2 Samuel 1:17-27
Back when I was an atheist and I had babies and toddlers at home, my mum saw an advertisement for a playgroup at a local church. Not a church goer either, she said “why don’t you go along and take the kids. Churchy people are nice.”
So I went along and discovered that yes, some church people are nice. Some, not so much.
But on that first day, we were welcomed in and introduced to the song that they sang every week at the start of praise and play. Some of you might know it. It goes like this – “My God is so big, so strong and so mighty, there’s nothing that he cannot do.”
It had actions as well, so “ my God is so big” [demonstrate actions.]
And I remember that an image of a Thor, Chris Hemsworth type figure popped into my head, and I thought: this God sounds buff. Maybe he works out. And, maybe this is the kind of God for me.
Is that really how we’re supposed to see God? As this super strong, mighty, all powerful being? Or is that just the only way that humans can best envisage power?
Which brings us on to today’s reading: David’s lament at the deaths of his friend Jonathon and his enemy Saul.
Most commentaries I looked at seemed to fixate on line 26: “your love to me was wonderful, passing the love of women,”which some writers claim is an indication of a gay relationship between Jonathon and David.
Contrasting hugely with those who are adamant that, no, no, no they were just mates who really liked one another. A lot. There’s definitely no homo-erotica to see here.
But what struck me most about this passage was David’s vulnerability in openly demonstrating his pain, in a way that we find so hard to do nowadays, especially publicly.
And the line that leapt out at me was not line 26 but the refrain “How the mighty have fallen.” So let’s talk about that.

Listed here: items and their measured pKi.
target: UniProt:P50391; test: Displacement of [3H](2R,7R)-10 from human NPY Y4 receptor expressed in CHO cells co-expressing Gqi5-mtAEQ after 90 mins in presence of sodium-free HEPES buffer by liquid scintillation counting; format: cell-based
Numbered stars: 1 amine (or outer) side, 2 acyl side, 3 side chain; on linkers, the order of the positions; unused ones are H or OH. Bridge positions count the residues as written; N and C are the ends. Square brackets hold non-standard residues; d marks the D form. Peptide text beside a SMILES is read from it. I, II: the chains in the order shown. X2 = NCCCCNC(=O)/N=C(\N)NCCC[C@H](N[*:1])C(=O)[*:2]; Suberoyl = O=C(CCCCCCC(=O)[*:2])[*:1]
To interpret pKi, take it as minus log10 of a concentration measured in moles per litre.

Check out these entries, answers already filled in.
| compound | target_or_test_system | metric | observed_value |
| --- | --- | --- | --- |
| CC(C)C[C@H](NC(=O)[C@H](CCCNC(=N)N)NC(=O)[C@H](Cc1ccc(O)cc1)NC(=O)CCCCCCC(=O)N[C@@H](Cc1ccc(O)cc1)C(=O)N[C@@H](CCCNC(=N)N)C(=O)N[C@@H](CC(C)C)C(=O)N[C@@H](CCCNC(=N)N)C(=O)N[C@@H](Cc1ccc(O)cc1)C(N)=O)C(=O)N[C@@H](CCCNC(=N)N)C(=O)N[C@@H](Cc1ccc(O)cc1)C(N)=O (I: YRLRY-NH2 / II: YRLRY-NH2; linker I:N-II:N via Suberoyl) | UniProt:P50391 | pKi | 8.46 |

How the mighty have fallen. Might. Strength. Power. This is the language of patriarchy. To be in charge, to be in authority, must be equated with masculine, physical expressions of power. How simplistic. How human and tiny.
Because when God decided to show us what God was really like, he did not choose to inhabit the sphere of the powerful or the mighty. He chose to appear to us as the most vulnerable and defenceless thing imaginable; a newborn human child.
If that doesn’t teach us something central about the power of God, then nothing will.
David cries ‘how the mighty have fallen;” again and again, expressing the sentiment that though this man, this king, Saul, was unworthy, it is somehow against the rules that he has been vanquished. The powerful are not meant to fall.
But what David doesn’t realise is that for him to rise, for him to be all that God wanted him to be, Saul had to fall.
The fall of the mighty is central to our faith. For us to Live, Jesus had to die.
For the kingdom of God to come to fruition, the mighty must fall. The powerful. Those who have always been in control. Those who are economically strong but keep their resources for themselves. Those of us who are heard and seen more because of our skin colour, our sex, our class or our able body. We must make room at the table for those who don’t have such privileges.
Those who seize power and abuse power and keep it to themselves. The mighty people in our world.
Let the mighty fall. Let them all fall. Let us usher in God’s kingdom and a reimagining of power where our might is to be found in our weakness.
In our humility. In our vulnerability.
In our admission that sometimes we get it wrong.
By admitting that sometimes we don’t know it all. We don’t have all the answers.
Like David, by honestly and without shame expressing our sorrow, without the expectation that we must always appear to be strong.
Let it all fall down. Let our pretensions of strength and might fall down, and instead let us be mighty in our compassion. In our mercy. In our ability to forgive and to be kind and to serve others. For when we recognise that there is strength to be found in weakness, that’s when we can rise. Amen.